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Magnetos Still On

PUBLISHED: 12:14 23 June 2011 | UPDATED: 14:05 10 October 2012

The pilot of a Yak 50 had prepared the aircraft for start up prior to taxying to the live side of the airfield at North Weald. Having pulled the propeller through nine blades by hand to check for hydraulic lock, he returned to the cockpit and primed the cylinders with fuel to assist the start procedure.

The pilot of a Yak 50 had prepared the aircraft for start up prior to taxying to the live side of the airfield at North Weald. Having pulled the propeller through nine blades by hand to check for hydraulic lock, he returned to the cockpit and primed the cylinders with fuel to assist the start procedure.

Although he had set the parking brake, he did not check the position of the magneto switch. As he pulled the propeller through compression to 'suck in', the engine fired. He believed he was struck a glancing blow to his right elbow, which knocked him off his feet and, as he fell, he was struck again on the upper right thigh, which threw him to the ground.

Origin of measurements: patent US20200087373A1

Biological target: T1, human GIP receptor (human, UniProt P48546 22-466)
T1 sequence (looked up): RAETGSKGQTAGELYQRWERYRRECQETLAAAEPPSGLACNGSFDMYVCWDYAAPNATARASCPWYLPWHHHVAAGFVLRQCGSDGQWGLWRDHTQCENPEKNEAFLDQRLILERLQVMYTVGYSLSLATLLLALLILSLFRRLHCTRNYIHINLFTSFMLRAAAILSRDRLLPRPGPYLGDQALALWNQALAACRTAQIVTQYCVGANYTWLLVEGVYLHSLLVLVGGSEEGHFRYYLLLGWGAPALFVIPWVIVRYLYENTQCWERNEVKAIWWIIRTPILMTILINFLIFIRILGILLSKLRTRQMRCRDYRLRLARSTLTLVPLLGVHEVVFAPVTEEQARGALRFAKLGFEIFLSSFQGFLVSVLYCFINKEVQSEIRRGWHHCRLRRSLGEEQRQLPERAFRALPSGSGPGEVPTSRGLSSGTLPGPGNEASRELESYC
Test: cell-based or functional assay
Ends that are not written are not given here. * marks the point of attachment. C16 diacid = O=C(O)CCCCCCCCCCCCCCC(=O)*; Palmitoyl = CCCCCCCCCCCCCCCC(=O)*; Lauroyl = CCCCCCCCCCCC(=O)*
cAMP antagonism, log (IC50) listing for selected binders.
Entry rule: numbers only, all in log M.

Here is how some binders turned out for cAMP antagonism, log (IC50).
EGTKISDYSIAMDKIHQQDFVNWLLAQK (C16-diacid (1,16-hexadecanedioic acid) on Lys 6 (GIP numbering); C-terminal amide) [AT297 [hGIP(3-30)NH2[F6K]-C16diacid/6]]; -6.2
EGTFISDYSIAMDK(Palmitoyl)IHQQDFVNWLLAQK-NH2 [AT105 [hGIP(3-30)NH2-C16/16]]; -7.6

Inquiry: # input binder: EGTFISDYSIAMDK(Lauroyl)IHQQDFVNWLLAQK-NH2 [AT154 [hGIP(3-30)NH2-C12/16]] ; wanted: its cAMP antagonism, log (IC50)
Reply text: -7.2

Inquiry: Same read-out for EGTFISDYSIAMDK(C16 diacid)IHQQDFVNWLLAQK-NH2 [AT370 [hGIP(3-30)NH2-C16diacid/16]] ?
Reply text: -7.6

When he realised the severity of his injuries, which included a severe open wound, broken femur and slight abrasions to head, he called for help using his mobile phone. He applied a tourniquet to his leg and waited for help. When assistance arrived it was confirmed that the magnetos were on.

The Yak 50/52 aircraft is not fitted with an idle cut off mixture control and therefore the normal operating procedure is to stop the engine by turning off the magnetos. The pilot considered that, although he had many years experience of hand starting aircraft, on this occasion he omitted to check that the magnetos were off before moving the propeller.

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